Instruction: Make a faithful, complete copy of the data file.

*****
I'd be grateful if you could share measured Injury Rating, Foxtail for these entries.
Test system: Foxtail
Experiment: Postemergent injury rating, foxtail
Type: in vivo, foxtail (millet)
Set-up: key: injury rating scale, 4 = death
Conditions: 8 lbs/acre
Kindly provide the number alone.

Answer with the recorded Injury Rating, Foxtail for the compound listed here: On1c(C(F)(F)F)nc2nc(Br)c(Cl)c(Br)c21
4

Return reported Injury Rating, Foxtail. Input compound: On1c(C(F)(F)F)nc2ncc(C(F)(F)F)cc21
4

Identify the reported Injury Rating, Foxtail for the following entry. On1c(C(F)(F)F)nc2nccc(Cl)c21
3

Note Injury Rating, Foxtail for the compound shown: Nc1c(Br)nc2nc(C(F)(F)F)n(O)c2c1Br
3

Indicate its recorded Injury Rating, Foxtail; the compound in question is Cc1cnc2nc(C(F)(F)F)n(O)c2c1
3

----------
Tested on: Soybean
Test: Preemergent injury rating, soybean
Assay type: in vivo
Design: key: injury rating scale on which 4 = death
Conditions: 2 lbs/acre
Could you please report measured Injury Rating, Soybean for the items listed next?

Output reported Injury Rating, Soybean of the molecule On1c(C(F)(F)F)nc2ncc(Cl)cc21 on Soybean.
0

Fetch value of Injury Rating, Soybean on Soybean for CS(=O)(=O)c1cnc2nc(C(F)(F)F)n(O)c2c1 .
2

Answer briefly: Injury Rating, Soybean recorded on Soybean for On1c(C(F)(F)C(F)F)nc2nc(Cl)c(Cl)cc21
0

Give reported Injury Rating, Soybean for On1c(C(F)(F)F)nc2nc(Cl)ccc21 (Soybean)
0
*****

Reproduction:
I'd be grateful if you could share measured Injury Rating, Foxtail for these entries.
Test system: Foxtail
Experiment: Postemergent injury rating, foxtail
Type: in vivo, foxtail (millet)
Set-up: key: injury rating scale, 4 = death
Conditions: 8 lbs/acre
Kindly provide the number alone.

Answer with the recorded Injury Rating, Foxtail for the compound listed here: On1c(C(F)(F)F)nc2nc(Br)c(Cl)c(Br)c21
4

Return reported Injury Rating, Foxtail. Input compound: On1c(C(F)(F)F)nc2ncc(C(F)(F)F)cc21
4

Identify the reported Injury Rating, Foxtail for the following entry. On1c(C(F)(F)F)nc2nccc(Cl)c21
3

Note Injury Rating, Foxtail for the compound shown: Nc1c(Br)nc2nc(C(F)(F)F)n(O)c2c1Br
3

Indicate its recorded Injury Rating, Foxtail; the compound in question is Cc1cnc2nc(C(F)(F)F)n(O)c2c1
3

----------
Tested on: Soybean
Test: Preemergent injury rating, soybean
Assay type: in vivo
Design: key: injury rating scale on which 4 = death
Conditions: 2 lbs/acre
Could you please report measured Injury Rating, Soybean for the items listed next?

Output reported Injury Rating, Soybean of the molecule On1c(C(F)(F)F)nc2ncc(Cl)cc21 on Soybean.
0

Fetch value of Injury Rating, Soybean on Soybean for CS(=O)(=O)c1cnc2nc(C(F)(F)F)n(O)c2c1 .
2

Answer briefly: Injury Rating, Soybean recorded on Soybean for On1c(C(F)(F)C(F)F)nc2nc(Cl)c(Cl)cc21
0

Give reported Injury Rating, Soybean for On1c(C(F)(F)F)nc2nc(Cl)ccc21 (Soybean)
0